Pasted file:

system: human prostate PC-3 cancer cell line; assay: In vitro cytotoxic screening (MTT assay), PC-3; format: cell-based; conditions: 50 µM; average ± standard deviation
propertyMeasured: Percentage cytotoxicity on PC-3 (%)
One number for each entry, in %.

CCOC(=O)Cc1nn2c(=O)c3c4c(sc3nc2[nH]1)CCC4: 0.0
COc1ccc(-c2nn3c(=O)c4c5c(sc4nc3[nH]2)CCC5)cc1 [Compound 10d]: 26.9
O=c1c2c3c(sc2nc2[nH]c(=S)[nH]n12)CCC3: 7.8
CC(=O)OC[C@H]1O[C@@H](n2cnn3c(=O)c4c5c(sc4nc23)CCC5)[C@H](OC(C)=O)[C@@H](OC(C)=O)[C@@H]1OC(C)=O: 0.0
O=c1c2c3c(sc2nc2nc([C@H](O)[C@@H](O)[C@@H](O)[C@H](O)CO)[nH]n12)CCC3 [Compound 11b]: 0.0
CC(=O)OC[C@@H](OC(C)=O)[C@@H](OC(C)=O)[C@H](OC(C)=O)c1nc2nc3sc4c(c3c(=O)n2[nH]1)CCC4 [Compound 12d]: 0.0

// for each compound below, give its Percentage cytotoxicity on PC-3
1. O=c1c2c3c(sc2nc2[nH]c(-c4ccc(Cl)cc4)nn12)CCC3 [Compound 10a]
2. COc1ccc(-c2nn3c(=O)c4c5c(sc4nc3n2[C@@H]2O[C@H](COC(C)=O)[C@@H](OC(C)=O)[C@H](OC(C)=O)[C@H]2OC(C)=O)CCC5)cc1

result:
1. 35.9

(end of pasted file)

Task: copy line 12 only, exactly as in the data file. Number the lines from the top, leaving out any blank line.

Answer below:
2. COc1ccc(-c2nn3c(=O)c4c5c(sc4nc3n2[C@@H]2O[C@H](COC(C)=O)[C@@H](OC(C)=O)[C@H](OC(C)=O)[C@H]2OC(C)=O)CCC5)cc1